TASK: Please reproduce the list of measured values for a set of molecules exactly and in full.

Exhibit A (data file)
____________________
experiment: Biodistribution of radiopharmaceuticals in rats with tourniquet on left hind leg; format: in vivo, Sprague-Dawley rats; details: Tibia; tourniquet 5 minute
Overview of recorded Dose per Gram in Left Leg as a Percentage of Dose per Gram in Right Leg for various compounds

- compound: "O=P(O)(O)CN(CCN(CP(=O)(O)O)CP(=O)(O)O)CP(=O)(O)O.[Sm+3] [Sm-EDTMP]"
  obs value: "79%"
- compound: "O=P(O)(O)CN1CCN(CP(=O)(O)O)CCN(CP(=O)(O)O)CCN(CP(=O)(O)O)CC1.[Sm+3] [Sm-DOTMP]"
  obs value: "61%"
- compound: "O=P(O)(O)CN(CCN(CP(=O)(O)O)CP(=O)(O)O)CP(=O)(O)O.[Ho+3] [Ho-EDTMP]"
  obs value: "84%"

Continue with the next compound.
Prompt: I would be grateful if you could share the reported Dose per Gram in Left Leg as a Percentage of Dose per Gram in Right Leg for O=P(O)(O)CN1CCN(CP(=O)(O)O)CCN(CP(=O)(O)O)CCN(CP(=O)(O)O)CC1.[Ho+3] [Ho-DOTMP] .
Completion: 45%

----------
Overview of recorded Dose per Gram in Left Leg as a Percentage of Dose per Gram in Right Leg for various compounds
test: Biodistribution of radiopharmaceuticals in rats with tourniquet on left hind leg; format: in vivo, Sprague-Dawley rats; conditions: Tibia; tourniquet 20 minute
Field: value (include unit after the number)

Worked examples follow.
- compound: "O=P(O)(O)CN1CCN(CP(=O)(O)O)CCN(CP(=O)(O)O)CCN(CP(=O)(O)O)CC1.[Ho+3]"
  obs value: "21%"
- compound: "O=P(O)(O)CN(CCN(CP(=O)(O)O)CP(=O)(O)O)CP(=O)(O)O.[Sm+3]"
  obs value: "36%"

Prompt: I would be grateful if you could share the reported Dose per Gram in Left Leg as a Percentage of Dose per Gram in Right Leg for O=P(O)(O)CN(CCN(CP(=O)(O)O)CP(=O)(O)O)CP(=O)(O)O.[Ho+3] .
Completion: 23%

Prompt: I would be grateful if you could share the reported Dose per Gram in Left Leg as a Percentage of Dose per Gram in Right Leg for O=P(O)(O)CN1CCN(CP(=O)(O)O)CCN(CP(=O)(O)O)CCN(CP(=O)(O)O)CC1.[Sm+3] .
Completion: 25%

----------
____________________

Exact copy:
experiment: Biodistribution of radiopharmaceuticals in rats with tourniquet on left hind leg; format: in vivo, Sprague-Dawley rats; details: Tibia; tourniquet 5 minute
Overview of recorded Dose per Gram in Left Leg as a Percentage of Dose per Gram in Right Leg for various compounds

- compound: "O=P(O)(O)CN(CCN(CP(=O)(O)O)CP(=O)(O)O)CP(=O)(O)O.[Sm+3] [Sm-EDTMP]"
  obs value: "79%"
- compound: "O=P(O)(O)CN1CCN(CP(=O)(O)O)CCN(CP(=O)(O)O)CCN(CP(=O)(O)O)CC1.[Sm+3] [Sm-DOTMP]"
  obs value: "61%"
- compound: "O=P(O)(O)CN(CCN(CP(=O)(O)O)CP(=O)(O)O)CP(=O)(O)O.[Ho+3] [Ho-EDTMP]"
  obs value: "84%"

Continue with the next compound.
Prompt: I would be grateful if you could share the reported Dose per Gram in Left Leg as a Percentage of Dose per Gram in Right Leg for O=P(O)(O)CN1CCN(CP(=O)(O)O)CCN(CP(=O)(O)O)CCN(CP(=O)(O)O)CC1.[Ho+3] [Ho-DOTMP] .
Completion: 45%

----------
Overview of recorded Dose per Gram in Left Leg as a Percentage of Dose per Gram in Right Leg for various compounds
test: Biodistribution of radiopharmaceuticals in rats with tourniquet on left hind leg; format: in vivo, Sprague-Dawley rats; conditions: Tibia; tourniquet 20 minute
Field: value (include unit after the number)

Worked examples follow.
- compound: "O=P(O)(O)CN1CCN(CP(=O)(O)O)CCN(CP(=O)(O)O)CCN(CP(=O)(O)O)CC1.[Ho+3]"
  obs value: "21%"
- compound: "O=P(O)(O)CN(CCN(CP(=O)(O)O)CP(=O)(O)O)CP(=O)(O)O.[Sm+3]"
  obs value: "36%"

Prompt: I would be grateful if you could share the reported Dose per Gram in Left Leg as a Percentage of Dose per Gram in Right Leg for O=P(O)(O)CN(CCN(CP(=O)(O)O)CP(=O)(O)O)CP(=O)(O)O.[Ho+3] .
Completion: 23%

Prompt: I would be grateful if you could share the reported Dose per Gram in Left Leg as a Percentage of Dose per Gram in Right Leg for O=P(O)(O)CN1CCN(CP(=O)(O)O)CCN(CP(=O)(O)O)CCN(CP(=O)(O)O)CC1.[Sm+3] .
Completion: 25%

----------